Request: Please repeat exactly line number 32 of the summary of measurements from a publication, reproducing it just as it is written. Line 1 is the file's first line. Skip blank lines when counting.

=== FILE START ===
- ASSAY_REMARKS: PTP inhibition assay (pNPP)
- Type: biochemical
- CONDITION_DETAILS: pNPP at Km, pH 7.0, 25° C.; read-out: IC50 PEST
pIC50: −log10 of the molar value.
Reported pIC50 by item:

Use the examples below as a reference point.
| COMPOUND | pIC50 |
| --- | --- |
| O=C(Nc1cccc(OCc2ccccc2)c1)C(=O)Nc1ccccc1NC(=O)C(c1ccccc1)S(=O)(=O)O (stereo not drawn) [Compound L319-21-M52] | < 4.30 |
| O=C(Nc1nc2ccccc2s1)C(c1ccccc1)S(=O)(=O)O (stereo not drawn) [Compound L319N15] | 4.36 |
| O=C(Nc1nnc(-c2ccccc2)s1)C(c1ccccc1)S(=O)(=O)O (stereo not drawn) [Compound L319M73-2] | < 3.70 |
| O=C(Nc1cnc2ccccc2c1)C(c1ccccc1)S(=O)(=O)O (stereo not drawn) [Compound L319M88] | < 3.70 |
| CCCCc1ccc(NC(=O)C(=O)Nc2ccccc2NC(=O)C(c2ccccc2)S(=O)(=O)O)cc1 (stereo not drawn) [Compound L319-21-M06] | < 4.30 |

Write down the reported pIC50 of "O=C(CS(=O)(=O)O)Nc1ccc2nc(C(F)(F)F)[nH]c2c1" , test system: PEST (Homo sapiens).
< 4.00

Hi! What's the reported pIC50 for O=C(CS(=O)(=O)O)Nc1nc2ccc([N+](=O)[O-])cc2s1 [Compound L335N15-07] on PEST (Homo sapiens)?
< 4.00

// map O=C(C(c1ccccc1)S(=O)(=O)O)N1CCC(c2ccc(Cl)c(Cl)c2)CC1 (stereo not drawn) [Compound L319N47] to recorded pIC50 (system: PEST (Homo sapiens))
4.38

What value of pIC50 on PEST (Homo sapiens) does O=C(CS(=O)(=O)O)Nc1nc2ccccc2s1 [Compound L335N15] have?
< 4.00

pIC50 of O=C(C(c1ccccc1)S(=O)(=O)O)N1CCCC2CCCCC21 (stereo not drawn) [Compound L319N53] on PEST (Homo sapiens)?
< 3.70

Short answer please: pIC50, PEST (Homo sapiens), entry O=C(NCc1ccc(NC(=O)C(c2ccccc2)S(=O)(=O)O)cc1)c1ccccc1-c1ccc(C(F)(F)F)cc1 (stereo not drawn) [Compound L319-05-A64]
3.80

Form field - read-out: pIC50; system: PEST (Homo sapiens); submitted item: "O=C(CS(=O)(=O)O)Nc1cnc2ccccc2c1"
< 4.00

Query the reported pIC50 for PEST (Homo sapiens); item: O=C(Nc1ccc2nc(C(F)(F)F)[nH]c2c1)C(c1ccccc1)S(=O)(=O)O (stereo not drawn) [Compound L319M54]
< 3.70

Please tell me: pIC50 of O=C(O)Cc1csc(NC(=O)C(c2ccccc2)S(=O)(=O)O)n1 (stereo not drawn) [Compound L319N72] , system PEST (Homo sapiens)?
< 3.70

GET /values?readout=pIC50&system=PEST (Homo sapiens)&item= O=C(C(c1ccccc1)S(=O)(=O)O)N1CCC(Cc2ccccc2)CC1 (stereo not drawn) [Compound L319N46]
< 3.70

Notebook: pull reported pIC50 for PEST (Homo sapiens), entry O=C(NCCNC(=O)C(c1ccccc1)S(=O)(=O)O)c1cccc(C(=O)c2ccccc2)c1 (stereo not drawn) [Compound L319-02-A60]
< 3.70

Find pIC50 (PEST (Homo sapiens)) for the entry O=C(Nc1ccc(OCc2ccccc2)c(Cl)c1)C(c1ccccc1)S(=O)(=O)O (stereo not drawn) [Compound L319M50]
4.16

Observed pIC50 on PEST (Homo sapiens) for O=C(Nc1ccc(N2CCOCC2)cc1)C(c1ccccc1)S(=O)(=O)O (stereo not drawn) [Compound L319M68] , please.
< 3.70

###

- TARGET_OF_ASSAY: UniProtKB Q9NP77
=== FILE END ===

GET /values?readout=pIC50&system=PEST (Homo sapiens)&item= O=C(C(c1ccccc1)S(=O)(=O)O)N1CCC(Cc2ccccc2)CC1 (stereo not drawn) [Compound L319N46]